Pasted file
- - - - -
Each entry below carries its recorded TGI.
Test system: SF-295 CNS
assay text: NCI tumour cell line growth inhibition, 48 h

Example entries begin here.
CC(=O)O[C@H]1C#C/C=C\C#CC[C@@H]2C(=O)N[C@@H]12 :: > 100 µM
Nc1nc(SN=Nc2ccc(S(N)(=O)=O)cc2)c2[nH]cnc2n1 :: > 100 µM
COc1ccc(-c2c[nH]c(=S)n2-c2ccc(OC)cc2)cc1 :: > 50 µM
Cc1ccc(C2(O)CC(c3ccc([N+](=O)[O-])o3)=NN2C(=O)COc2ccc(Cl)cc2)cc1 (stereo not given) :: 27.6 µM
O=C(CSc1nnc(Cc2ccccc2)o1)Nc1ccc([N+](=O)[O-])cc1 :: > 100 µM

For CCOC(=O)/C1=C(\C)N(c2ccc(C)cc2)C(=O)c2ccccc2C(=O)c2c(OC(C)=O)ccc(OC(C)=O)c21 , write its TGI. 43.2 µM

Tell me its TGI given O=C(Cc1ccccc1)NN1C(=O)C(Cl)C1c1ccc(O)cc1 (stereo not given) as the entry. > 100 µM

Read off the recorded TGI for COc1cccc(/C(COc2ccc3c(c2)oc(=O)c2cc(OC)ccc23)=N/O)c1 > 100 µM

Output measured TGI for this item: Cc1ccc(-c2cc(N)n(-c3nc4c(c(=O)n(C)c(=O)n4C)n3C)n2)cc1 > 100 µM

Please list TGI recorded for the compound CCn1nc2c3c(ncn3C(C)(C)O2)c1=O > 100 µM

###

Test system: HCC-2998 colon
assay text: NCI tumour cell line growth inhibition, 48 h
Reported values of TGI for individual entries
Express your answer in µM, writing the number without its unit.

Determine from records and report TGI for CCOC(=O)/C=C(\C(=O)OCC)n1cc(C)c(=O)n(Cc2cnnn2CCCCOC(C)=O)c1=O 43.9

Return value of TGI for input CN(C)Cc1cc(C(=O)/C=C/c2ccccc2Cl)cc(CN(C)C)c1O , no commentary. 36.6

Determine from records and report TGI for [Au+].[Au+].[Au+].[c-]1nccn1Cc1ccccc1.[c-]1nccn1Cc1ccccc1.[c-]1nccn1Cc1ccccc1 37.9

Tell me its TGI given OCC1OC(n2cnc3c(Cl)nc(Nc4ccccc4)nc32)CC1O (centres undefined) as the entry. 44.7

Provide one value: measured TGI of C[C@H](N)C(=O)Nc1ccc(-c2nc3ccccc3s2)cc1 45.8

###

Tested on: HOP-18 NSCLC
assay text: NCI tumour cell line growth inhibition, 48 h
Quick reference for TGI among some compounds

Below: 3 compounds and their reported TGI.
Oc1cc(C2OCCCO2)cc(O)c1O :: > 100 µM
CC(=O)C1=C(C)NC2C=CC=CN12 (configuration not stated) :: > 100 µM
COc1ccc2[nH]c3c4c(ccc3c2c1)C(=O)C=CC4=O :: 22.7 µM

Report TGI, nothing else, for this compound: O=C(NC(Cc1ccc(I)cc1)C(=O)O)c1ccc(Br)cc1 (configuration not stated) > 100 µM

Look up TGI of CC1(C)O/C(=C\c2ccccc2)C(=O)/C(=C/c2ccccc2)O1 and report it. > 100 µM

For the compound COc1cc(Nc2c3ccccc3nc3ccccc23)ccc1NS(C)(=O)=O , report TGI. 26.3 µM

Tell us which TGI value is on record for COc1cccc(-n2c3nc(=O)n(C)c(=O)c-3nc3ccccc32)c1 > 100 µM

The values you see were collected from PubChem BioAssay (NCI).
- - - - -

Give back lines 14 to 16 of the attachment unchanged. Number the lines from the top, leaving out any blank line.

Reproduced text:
Please list TGI recorded for the compound CCn1nc2c3c(ncn3C(C)(C)O2)c1=O > 100 µM

###

Test system: HCC-2998 colon